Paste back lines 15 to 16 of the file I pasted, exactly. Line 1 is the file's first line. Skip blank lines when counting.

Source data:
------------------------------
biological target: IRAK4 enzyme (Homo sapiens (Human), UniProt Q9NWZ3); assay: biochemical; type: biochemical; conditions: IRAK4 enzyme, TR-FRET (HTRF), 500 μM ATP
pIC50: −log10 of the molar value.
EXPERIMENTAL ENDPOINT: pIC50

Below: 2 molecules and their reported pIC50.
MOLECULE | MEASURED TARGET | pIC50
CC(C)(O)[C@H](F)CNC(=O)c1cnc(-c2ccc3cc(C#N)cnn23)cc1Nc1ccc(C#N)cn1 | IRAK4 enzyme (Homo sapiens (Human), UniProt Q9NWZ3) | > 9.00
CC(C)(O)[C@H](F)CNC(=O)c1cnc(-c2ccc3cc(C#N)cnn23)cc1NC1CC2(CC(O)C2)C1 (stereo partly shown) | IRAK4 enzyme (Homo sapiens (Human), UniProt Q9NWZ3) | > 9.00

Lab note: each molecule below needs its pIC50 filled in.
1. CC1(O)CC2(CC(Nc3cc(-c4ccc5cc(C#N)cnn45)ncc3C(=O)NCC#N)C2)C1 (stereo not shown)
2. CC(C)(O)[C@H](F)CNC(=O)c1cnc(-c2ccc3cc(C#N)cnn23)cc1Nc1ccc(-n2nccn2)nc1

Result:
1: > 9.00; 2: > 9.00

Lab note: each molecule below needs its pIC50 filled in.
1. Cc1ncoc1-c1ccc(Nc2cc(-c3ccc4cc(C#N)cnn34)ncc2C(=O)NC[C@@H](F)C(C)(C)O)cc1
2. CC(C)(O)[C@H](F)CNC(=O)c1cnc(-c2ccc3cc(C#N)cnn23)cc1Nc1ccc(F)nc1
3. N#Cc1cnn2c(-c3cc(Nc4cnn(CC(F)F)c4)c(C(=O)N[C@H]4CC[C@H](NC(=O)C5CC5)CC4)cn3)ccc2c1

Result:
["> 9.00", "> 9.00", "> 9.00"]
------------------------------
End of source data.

2. CC(C)(O)[C@H](F)CNC(=O)c1cnc(-c2ccc3cc(C#N)cnn23)cc1Nc1ccc(F)nc1
3. N#Cc1cnn2c(-c3cc(Nc4cnn(CC(F)F)c4)c(C(=O)N[C@H]4CC[C@H](NC(=O)C5CC5)CC4)cn3)ccc2c1